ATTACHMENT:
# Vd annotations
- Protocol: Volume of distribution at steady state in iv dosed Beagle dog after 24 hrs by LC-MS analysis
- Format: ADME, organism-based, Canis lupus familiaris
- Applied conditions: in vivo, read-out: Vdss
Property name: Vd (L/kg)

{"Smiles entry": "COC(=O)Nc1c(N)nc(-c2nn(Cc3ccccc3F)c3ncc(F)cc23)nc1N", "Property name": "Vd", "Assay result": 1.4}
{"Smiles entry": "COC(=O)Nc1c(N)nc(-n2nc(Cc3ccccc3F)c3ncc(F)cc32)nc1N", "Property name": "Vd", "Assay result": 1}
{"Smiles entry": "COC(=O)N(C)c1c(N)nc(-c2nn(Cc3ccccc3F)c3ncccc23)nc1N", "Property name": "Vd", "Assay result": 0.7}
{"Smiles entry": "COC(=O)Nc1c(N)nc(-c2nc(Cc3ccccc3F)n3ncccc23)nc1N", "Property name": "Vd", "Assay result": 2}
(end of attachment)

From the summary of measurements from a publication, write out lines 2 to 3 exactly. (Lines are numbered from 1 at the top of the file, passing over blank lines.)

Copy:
- Protocol: Volume of distribution at steady state in iv dosed Beagle dog after 24 hrs by LC-MS analysis
- Format: ADME, organism-based, Canis lupus familiaris